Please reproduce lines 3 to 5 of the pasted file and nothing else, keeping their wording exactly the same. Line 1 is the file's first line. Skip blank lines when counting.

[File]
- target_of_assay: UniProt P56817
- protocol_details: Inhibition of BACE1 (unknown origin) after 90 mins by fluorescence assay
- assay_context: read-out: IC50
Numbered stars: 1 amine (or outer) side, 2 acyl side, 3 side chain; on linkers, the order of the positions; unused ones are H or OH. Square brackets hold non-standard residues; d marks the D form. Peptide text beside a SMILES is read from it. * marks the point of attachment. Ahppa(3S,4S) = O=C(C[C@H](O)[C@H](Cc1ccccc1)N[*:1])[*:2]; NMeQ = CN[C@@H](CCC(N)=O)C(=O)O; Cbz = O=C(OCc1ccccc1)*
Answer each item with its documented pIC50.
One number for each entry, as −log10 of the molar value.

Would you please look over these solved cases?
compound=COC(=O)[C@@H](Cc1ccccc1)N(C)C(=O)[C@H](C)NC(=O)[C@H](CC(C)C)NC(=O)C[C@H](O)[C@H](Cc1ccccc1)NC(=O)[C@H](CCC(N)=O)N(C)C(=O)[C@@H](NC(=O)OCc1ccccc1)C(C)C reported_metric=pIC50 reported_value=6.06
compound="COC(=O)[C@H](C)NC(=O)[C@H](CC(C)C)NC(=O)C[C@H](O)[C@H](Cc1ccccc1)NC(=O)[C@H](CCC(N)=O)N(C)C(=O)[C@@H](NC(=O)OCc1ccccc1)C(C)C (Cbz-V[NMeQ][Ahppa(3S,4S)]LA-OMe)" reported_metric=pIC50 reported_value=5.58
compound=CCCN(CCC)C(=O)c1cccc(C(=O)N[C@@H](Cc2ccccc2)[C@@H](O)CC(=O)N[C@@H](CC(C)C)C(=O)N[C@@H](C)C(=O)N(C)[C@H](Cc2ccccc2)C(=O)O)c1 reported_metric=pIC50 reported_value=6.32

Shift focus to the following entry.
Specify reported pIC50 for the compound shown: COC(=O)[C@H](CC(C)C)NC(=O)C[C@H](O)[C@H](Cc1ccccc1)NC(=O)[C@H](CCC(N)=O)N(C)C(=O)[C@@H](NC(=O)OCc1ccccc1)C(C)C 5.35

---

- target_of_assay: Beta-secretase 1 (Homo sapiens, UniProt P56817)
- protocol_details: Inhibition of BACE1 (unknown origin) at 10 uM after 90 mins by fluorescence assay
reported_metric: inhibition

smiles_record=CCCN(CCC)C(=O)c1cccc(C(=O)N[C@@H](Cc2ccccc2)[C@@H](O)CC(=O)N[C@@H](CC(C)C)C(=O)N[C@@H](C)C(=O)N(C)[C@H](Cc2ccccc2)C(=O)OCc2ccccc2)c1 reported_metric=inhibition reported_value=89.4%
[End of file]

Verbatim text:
- assay_context: read-out: IC50
Numbered stars: 1 amine (or outer) side, 2 acyl side, 3 side chain; on linkers, the order of the positions; unused ones are H or OH. Square brackets hold non-standard residues; d marks the D form. Peptide text beside a SMILES is read from it. * marks the point of attachment. Ahppa(3S,4S) = O=C(C[C@H](O)[C@H](Cc1ccccc1)N[*:1])[*:2]; NMeQ = CN[C@@H](CCC(N)=O)C(=O)O; Cbz = O=C(OCc1ccccc1)*
Answer each item with its documented pIC50.